This bust of Richard Lemon Lander is attributed to Neville Northey Burnard, who also produced the statue of Lander (1849) which surmounts a column in Lemon Street, Truro, Cornwall.
In 1852 the ‘Royal Cornwall Gazette’ reported:
‘Mr. Burnard never saw Lander, but was anxious to procure as good a likeness as possible of the man; he therefore borrowed the portrait by Brockendon from the Royal Geographical Society, and called at the house of Lander’s widow (now Mrs. Pask,) where he saw Miss Lander, and he was so struck with the remarkable resemblance between the daughter and the father, that he at once requested her to come and sit for the bust, and thus between the daughter and the picture, he has managed to model the face of a very interesting and intelligent man.’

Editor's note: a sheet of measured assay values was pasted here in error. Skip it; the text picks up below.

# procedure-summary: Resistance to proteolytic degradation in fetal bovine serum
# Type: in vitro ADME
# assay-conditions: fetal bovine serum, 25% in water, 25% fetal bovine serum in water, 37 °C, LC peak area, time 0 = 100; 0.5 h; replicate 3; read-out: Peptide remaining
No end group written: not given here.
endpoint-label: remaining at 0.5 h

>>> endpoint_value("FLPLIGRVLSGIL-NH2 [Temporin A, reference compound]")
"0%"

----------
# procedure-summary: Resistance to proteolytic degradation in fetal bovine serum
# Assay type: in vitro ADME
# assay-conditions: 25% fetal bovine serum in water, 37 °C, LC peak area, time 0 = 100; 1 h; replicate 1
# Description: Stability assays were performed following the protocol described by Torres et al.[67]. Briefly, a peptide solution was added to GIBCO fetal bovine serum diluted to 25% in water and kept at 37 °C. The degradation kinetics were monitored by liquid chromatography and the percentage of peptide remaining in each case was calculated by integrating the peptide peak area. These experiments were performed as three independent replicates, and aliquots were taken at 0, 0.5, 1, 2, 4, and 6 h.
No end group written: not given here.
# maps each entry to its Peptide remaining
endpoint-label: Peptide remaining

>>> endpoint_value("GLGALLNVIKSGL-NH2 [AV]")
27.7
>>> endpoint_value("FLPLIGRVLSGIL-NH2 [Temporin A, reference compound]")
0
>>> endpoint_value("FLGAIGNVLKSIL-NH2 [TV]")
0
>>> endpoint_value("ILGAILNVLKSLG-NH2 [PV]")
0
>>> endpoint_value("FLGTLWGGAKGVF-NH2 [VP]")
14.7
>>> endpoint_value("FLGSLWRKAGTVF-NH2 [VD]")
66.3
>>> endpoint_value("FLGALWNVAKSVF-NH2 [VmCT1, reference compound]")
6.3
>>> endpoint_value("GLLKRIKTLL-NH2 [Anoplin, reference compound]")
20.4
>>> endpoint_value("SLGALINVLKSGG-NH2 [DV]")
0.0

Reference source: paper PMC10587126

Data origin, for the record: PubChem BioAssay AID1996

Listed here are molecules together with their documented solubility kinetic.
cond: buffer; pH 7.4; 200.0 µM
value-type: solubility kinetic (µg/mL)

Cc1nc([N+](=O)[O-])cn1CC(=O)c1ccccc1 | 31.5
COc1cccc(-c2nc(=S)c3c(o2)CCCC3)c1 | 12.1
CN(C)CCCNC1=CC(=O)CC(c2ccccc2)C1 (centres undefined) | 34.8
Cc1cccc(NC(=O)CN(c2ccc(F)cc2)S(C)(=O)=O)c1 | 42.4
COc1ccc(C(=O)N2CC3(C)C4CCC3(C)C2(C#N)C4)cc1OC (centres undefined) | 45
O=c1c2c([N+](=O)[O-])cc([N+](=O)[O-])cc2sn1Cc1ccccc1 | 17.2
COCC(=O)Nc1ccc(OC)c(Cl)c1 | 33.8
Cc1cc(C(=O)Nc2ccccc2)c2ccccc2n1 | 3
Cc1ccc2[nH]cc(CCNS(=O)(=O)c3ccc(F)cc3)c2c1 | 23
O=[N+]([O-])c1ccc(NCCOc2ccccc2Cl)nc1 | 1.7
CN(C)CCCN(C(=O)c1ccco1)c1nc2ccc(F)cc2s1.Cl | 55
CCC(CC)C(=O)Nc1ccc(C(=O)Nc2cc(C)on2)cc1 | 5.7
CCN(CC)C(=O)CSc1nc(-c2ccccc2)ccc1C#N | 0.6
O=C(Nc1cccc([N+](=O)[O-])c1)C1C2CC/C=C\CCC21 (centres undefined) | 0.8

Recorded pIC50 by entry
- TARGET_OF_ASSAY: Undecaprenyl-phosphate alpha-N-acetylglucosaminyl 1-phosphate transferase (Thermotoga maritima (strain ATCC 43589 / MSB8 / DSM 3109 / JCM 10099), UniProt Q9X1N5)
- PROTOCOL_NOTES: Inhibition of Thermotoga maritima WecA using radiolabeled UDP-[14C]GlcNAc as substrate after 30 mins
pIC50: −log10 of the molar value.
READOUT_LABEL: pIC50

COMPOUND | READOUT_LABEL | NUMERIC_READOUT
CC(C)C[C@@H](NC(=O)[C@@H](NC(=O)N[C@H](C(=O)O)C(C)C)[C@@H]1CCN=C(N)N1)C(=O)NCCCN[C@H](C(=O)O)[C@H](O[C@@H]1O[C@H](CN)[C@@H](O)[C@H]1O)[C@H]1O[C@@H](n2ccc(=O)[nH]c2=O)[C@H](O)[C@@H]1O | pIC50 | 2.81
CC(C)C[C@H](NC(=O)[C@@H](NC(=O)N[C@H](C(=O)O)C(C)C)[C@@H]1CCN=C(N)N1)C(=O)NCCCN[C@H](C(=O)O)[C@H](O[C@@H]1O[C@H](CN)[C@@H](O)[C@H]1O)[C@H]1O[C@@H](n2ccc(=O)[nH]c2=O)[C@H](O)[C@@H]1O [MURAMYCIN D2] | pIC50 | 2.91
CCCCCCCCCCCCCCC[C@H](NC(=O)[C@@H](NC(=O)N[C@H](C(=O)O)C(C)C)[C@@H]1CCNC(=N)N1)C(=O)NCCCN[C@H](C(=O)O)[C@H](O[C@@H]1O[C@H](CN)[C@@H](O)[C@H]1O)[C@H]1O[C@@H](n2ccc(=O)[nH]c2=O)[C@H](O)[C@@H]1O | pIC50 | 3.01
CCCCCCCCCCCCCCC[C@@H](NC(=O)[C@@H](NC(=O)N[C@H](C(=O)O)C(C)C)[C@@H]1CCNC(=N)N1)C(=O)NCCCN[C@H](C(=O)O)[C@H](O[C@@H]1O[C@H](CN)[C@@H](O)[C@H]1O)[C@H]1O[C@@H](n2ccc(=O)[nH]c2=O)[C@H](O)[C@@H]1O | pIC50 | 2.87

William Brockedon’s oil portrait of Richard Lemon Lander (c.1835) remains at the Royal Geographical Society, where there is also a plaster bust of Richard Lander by Burnard. The plaster version appears to represent an earlier stage in the design of the bust and is certainly not a cast of this marble bust. Burnard also sculpted a bust of Richard’s brother, John Lander, which was presented to Truro Museum by the sitter’s widow in 1869.
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